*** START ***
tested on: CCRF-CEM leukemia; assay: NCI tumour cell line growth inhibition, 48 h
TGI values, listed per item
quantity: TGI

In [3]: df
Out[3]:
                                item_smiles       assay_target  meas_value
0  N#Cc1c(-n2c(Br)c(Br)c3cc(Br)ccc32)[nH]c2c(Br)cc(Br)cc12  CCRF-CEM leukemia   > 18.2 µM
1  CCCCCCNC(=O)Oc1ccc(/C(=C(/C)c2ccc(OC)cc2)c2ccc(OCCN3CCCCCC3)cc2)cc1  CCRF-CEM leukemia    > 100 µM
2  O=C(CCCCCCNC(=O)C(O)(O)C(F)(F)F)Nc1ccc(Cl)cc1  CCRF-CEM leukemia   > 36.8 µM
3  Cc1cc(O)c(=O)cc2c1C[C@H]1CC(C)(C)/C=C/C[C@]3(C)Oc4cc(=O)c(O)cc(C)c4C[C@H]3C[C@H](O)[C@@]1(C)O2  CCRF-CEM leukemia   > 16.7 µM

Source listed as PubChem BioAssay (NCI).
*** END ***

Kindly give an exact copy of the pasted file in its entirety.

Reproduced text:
tested on: CCRF-CEM leukemia; assay: NCI tumour cell line growth inhibition, 48 h
TGI values, listed per item
quantity: TGI

In [3]: df
Out[3]:
                                item_smiles       assay_target  meas_value
0  N#Cc1c(-n2c(Br)c(Br)c3cc(Br)ccc32)[nH]c2c(Br)cc(Br)cc12  CCRF-CEM leukemia   > 18.2 µM
1  CCCCCCNC(=O)Oc1ccc(/C(=C(/C)c2ccc(OC)cc2)c2ccc(OCCN3CCCCCC3)cc2)cc1  CCRF-CEM leukemia    > 100 µM
2  O=C(CCCCCCNC(=O)C(O)(O)C(F)(F)F)Nc1ccc(Cl)cc1  CCRF-CEM leukemia   > 36.8 µM
3  Cc1cc(O)c(=O)cc2c1C[C@H]1CC(C)(C)/C=C/C[C@]3(C)Oc4cc(=O)c(O)cc(C)c4C[C@H]3C[C@H](O)[C@@]1(C)O2  CCRF-CEM leukemia   > 16.7 µM

Source listed as PubChem BioAssay (NCI).